Cancer and the Great Divide

There are two types of cancer patients: those we can treat and those we can’t. As I reflect on this year and the years past during which we have applied the process of laboratory-guided treatment, I am reminded of this fact.

The EVA-PCD functional profile enables us to choose active treatments for patients, but I have sometimes wondered whether we are, in fact, choosing patients for the available drugs.  While the end result may not be all that different, e.g. superior clinical outcomes over randomly administered (standard) therapies, the path to that outcome, leaves room for interesting discussion.

I first pondered this issue at the time of completion of our earliest study. That study was conducted in childhood acute lymphoblastic leukemia (ALL). Recognizing that the corticosteroids were among the most important drugs for ALL, we exposed freshly isolated lymphoblasts from ALL patients to dexamethasone (ex vivo). At the fourth day we measured the degree of cell death and separated the patients in “sensitive” and “resistant “ subgroups. Strikingly, those children whose lymphoblasts died in the laboratory following exposure to dexamethasone (ex-vivo), virtually all survived without relapse, while those children whose lymphoblasts did not die in the laboratory following dexamethasone exposure (ex-vivo) relapsed at an alarming rate with only 25 percent still alive at the sixth year of follow up (p=0.009).

What we had succeeded in doing by Day 4 of diagnosis was something that all the known prognostic factors, like age, WBC and male vs. female could not do, namely accurately identify the responders and survivors.

Today, when I test patients in our laboratory, I consistently double or even triple the response rates over standard protocols, yet a subset of patients are not found sensitive to the available therapies. Patients who do not respond to chemotherapy are today known, in the oncologic vernacular, as “failing therapy.” If we view these “non-responders” as a biologically distinct group (not unlike the dexamethasone-resistant ALL patients above) then our role, in the field of functional profiling, is to quickly segregate the responders (to available drugs) from the non-responders and move those “non-responders” immediately to something that will work for them. In this light, patients no longer “fail therapies” but instead “therapies fail patients.” It is then our mandate to use the ex-vivo platforms to find (and yes, discover) novel therapies and combinations that will meet their unmet need.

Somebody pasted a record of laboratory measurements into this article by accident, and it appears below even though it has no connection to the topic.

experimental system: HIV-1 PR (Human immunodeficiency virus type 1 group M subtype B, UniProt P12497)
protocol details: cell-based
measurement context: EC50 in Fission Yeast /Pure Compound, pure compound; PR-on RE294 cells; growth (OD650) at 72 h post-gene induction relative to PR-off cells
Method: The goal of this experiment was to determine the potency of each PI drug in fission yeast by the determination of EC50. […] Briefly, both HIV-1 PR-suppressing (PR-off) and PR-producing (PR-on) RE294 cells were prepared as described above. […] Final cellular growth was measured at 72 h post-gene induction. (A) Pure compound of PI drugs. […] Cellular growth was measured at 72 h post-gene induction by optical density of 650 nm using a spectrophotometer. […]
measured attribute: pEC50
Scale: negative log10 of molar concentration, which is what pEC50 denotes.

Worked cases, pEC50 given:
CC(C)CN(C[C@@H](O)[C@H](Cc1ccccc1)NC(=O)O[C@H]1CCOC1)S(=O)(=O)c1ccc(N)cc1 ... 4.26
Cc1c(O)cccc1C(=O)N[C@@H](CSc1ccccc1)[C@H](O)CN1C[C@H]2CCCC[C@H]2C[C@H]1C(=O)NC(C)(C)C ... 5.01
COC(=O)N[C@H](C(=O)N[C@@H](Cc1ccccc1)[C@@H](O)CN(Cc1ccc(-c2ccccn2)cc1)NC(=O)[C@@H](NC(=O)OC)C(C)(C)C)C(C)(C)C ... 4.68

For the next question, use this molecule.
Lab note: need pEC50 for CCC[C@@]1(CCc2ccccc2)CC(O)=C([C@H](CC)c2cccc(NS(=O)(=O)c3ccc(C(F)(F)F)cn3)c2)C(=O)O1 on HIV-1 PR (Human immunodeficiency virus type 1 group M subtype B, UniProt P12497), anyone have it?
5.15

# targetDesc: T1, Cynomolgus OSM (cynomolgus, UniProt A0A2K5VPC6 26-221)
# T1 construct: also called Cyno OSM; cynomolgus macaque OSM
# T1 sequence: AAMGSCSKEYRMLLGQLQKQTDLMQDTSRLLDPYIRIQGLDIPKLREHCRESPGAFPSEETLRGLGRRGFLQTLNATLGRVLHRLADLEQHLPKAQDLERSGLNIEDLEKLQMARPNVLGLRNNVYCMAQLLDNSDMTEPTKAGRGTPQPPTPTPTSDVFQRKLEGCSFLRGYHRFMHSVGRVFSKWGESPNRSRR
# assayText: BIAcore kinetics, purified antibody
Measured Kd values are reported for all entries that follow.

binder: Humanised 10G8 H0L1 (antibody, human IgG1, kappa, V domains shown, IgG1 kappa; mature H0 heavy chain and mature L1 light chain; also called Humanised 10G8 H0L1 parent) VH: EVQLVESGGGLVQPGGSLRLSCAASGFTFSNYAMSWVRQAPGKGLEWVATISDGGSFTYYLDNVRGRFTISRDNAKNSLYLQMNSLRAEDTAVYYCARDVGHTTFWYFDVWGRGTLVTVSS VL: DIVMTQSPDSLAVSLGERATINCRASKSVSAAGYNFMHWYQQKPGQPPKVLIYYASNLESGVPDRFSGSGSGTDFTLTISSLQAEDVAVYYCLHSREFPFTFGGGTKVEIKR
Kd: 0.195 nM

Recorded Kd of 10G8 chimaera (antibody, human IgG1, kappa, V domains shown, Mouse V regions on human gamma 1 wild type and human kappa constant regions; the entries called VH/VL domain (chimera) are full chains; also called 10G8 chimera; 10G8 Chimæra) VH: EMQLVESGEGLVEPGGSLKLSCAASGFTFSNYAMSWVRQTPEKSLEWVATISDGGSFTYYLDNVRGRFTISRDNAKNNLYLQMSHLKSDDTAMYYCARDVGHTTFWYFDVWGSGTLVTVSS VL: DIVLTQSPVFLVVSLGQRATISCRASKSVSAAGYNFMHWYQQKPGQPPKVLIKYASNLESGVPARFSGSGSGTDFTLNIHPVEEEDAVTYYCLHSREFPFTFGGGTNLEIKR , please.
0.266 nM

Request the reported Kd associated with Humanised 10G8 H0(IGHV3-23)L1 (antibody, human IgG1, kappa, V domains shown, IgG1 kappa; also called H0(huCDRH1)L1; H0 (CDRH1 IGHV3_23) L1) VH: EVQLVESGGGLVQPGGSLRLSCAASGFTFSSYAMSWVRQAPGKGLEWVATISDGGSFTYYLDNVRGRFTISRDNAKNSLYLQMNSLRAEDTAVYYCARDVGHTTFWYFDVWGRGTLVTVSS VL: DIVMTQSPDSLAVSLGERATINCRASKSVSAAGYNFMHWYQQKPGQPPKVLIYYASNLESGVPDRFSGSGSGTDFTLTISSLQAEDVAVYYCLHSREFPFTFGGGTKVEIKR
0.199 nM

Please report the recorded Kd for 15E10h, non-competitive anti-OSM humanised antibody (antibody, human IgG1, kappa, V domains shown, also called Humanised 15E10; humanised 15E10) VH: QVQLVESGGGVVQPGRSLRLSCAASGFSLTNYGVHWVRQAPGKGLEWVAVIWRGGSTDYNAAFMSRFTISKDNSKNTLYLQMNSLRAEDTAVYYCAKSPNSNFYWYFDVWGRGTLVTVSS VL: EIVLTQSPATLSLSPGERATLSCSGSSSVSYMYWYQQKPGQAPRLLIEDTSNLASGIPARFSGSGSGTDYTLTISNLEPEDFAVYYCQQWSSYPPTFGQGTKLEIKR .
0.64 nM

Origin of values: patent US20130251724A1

As the New Year is upon us I am filled with the expectation that 2013 will be one of discovery and innovation. Never before have so many interesting compounds been available for study. If we are fortunate enough to succeed in our efforts to collaborate with members of the drug development community and have the opportunity to intelligently apply functional profiling, for drug discovery, 2013 could be a very good year indeed.

There is a Better Way

With several hundred compounds currently in development for the treatment of cancer, how will we scientists and clinical oncologists match these drugs to patients  in need?

Only 8 percent of drugs entering Phase I ever make it through the highly unproductive Phase II and Phase III trial mechanisms to win FDA approval, with 50 percent failing at the Phase III final stage of development!

We can stop this self-defeating strategy and apply selective methodologies to identify the best disease targets for these compounds. According to Joanne Woodcock of the FDA, modern science has provided much more information about the origin of cancer than about its treatment. She has called for a developmental effort in the pursuit of a “critical path,” from bench to bedside.

I believe that Ex Vivo Analysis of Programmed Cell Death (EVA-PCD)® is that critical pathway and can serve to streamline drug development.